1
$\begingroup$

According to Cessna 172 POH the speed for max range with power off, or glide speed, is 65, and achieved at the best L/D ratio. However with power on the speed for max range will be around 75. Why is there a difference between speeds for max range with and without power?

Edit- Is this because with power off we are just looking for the lowest point on the drag curve, and with power on we are willing to accept the increase in drag from speed of 65 to 75 since I guess lift increases more then drag between those speeds?

$\endgroup$
  • $\begingroup$ Different vertical speeds and altitudes? $\endgroup$ – Anonymous Physicist Aug 19 at 4:28
  • 1
    $\begingroup$ Because max range isn't the same as max endurance. See this question: aviation.stackexchange.com/questions/36440/… $\endgroup$ – Ralph J Aug 19 at 4:52
  • $\begingroup$ A- what altitudes? B- what does endurance have to do with anything? That wasn’t mentioned anywhere in the question $\endgroup$ – leha007 Aug 19 at 4:56
  • $\begingroup$ @leha007 Flying at best L/D will give you max endurance, but (as the linked Q/A explains) that isn't the same as max range. Regardless of the altitude you're at. $\endgroup$ – Ralph J Aug 19 at 13:57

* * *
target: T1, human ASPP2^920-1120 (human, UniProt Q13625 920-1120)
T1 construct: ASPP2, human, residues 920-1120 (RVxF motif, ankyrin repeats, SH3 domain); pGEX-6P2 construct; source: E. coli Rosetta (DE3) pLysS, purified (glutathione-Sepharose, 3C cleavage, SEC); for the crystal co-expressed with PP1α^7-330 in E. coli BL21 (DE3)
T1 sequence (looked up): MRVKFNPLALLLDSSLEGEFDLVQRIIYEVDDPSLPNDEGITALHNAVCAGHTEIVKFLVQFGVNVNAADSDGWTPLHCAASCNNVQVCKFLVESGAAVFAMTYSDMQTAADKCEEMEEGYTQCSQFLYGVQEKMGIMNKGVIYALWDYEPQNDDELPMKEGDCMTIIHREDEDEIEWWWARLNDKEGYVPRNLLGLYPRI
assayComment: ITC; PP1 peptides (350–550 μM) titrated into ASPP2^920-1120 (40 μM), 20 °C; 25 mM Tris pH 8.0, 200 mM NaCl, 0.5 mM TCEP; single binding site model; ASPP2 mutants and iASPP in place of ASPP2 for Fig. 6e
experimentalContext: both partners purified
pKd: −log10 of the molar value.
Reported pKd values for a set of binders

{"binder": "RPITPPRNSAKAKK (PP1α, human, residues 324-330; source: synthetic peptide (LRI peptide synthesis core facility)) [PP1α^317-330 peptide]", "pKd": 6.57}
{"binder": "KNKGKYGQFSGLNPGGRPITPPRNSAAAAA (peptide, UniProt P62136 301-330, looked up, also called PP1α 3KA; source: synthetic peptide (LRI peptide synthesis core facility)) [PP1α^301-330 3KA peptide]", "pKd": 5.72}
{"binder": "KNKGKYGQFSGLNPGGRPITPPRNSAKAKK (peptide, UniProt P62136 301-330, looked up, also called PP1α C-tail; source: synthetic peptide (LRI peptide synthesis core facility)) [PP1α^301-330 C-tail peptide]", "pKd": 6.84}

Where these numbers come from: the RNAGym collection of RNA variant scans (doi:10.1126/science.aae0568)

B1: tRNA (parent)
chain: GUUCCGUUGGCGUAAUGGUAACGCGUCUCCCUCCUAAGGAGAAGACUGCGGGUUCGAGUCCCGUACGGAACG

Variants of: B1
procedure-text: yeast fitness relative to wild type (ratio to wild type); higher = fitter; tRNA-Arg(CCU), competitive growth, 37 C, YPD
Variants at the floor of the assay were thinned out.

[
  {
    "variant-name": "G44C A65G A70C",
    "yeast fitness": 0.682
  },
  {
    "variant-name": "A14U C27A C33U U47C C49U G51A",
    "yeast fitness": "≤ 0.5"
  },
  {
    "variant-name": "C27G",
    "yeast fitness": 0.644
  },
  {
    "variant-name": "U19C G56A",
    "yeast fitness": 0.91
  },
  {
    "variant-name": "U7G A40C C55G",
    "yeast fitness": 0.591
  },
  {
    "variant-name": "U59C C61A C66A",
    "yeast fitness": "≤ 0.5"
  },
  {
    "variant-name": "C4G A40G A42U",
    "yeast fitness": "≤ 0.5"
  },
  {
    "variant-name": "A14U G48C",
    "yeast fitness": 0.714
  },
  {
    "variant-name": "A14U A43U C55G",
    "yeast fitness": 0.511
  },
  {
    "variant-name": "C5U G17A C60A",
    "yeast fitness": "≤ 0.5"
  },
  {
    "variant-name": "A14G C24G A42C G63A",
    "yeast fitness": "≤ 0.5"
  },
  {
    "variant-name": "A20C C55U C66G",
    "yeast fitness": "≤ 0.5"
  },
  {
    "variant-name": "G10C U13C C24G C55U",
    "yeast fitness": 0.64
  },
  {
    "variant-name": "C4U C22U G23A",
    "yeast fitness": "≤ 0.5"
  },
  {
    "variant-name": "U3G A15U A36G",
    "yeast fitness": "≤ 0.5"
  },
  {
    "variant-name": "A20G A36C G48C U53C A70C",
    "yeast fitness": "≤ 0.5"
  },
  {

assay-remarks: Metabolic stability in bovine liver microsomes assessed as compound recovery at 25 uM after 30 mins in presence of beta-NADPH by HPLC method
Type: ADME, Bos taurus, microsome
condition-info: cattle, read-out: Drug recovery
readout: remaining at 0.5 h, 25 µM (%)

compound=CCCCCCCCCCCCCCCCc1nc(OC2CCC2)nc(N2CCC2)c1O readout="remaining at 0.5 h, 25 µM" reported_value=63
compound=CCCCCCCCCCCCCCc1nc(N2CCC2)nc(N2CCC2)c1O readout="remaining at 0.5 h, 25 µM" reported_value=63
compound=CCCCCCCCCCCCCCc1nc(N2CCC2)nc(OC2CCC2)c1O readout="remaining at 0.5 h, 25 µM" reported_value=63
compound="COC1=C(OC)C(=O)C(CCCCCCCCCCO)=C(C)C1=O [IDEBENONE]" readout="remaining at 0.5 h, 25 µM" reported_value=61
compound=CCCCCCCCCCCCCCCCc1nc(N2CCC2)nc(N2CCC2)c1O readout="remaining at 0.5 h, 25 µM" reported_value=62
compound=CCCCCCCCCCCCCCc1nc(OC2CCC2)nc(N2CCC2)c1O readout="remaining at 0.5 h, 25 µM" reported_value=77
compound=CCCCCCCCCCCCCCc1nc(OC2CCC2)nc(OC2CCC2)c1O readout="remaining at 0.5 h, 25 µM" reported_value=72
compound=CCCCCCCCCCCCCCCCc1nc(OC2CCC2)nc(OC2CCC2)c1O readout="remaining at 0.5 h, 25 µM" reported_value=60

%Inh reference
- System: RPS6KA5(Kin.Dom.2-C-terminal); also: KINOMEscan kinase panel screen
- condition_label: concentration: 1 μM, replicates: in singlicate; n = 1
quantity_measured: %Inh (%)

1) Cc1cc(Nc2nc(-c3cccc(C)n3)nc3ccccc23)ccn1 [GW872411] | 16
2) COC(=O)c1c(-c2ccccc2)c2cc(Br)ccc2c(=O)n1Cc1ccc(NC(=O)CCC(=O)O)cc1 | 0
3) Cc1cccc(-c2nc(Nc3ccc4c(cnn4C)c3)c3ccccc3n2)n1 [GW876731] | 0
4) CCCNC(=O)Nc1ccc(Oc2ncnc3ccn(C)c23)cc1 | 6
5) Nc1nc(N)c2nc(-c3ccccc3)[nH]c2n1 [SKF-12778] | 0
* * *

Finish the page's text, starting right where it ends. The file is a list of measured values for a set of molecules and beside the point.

• $\begingroup$ Ralph J- according to TC flight manual- “maximum range is achieved when the aircraft is being operated at the angle of attack giving the greatest ratio of lift to drag”. Maximum range- not maximum endurance. $\endgroup$ – leha007 Aug 19 at 14:43
2
$\begingroup$

Maximum range depends not only on the variation of lift to drag versus airspeed, but also on the efficiency of the engine and propeller versus airspeed. The C172's fixed pitch prop, fixed ignition spark advance timing, fixed valve lift and closure timing and other characteristics all have effects on the miles per gallon attained at different indicated airspeeds along with the lift to drag of the airframe.

| improve this answer | |
$\endgroup$

Your Answer

By clicking “Post Your Answer”, you agree to our terms of service, privacy policy and cookie policy

Not the answer you're looking for? Browse other questions tagged or ask your own question.